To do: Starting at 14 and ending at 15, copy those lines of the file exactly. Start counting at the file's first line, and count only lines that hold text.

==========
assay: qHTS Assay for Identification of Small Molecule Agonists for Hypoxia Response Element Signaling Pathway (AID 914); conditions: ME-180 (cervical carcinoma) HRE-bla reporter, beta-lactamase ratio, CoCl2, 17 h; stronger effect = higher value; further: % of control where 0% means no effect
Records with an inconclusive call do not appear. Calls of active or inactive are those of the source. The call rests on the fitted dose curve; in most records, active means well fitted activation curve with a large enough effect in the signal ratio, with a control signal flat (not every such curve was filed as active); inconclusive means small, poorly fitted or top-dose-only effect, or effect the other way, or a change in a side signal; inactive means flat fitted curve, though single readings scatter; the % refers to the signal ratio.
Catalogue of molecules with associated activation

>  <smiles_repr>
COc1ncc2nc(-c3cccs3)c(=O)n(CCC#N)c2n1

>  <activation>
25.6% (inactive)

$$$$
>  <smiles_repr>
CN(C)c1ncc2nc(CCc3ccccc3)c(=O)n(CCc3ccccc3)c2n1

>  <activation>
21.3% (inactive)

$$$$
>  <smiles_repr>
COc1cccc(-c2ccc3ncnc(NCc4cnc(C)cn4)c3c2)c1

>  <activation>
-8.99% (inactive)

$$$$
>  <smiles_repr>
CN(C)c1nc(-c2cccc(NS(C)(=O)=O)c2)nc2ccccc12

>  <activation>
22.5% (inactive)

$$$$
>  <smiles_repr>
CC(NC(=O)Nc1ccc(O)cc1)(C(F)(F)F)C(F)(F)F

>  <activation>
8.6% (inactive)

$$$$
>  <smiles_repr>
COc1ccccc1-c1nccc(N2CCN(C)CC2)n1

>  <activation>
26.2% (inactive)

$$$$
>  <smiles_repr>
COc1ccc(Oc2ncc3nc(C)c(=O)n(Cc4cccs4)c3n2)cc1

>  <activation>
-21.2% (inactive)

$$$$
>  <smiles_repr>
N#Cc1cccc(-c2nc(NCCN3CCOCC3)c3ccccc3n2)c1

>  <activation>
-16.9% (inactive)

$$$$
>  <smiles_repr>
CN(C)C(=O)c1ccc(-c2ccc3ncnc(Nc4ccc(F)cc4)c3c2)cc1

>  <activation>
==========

>  <smiles_repr>
COc1cccc(-c2ccc3ncnc(NCc4cnc(C)cn4)c3c2)c1